Consider the effect your home extension will have on your neighbours, especially if you are making significant alterations to your property. If you share a wall with your neighbours, you will need to consider if your home alterations may potentially damage their property. Building construction or renovation may well cause unpleasant living conditions for your neighbours. Keeping them informed of your intentions will help to alleviate hard feelings.

Do my neighbours have a say?

While you should keep your neighbours informed of your plans to extend, there is no legal requirement from the National Building Regulations and Building Standards Act (NBA) requiring home owners to submit or inform their neighbours of their building plan application.

However, dependent on the area you live in and its policies, a neighbour can be at liberty to object against your home extension, if the area policy implemented by local authority allows for it.

In this case, a neighbour can submit their objection, but it won’t necessarily prevent the building plans from being approved.

While the municipality can acknowledge the objection, it is up to local authority to make up its own mind as to whether the plans should be approved or not.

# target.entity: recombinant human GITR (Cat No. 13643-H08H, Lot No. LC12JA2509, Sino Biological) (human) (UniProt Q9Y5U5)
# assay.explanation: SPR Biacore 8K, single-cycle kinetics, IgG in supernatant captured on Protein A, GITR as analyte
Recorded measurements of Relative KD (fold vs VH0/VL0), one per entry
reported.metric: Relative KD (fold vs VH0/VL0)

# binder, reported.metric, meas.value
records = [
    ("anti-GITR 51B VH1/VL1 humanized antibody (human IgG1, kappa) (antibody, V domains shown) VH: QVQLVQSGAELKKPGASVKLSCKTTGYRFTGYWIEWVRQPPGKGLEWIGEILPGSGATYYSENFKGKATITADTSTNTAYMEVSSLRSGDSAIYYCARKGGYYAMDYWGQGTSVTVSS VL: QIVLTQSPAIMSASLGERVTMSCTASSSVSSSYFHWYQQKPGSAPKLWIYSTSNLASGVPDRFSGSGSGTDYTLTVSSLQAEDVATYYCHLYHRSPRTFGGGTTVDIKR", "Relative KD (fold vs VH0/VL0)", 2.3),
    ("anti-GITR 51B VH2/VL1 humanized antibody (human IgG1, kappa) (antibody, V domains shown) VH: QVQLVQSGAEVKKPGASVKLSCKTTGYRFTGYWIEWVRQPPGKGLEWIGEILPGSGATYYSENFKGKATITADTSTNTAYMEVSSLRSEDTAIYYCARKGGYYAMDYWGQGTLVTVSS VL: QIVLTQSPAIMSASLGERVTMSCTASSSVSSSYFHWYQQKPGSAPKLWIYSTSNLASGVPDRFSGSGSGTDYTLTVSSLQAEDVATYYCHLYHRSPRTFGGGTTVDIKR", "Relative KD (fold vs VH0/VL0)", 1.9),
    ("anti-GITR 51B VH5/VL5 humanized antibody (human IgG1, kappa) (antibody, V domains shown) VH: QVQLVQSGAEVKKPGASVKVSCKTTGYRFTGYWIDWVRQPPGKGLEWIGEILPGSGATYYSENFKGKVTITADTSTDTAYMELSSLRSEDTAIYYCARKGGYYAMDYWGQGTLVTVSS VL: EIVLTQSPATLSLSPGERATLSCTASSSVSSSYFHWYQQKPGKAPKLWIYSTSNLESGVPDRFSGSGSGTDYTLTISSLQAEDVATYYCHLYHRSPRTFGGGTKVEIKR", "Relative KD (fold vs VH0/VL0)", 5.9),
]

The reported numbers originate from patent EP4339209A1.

What are the costs involved?

One of the central elements of a home extension is the demolition work required and the costs that come along with it. It is crucial to bear in mind that each wall demolished will require the involvement of several tradespeople to complete the extension.

These tradespeople typically include:

  • Carpenters
  • Plasterboard experts
  • Painters

You may also need to enlist the help of:

  • Electricians
  • Plumbers
  • Tilers

To be able to account for these additional expenses, it is essential that they are included in your project's budget.

Will it brighten up the house?

One of the key considerations when extending your home is to investigate the most effective ways to bring more sunlight and warmth into the house. As one of your key priorities, especially if you are adding a living room or family room for regular use. Having more natural sunlight will make it a more comfortable space to live in, and will also reduce the amount of artificial heating required. However, while an excessive amount of sunlight may be fantastic in winter, the opposite can be said for a scorching hot summer’s day and can make the space unpleasant. Although large windows will brighten the inside of your home be very aware of the amount of sunlight, the windows will be exposed to when including these into your design plan.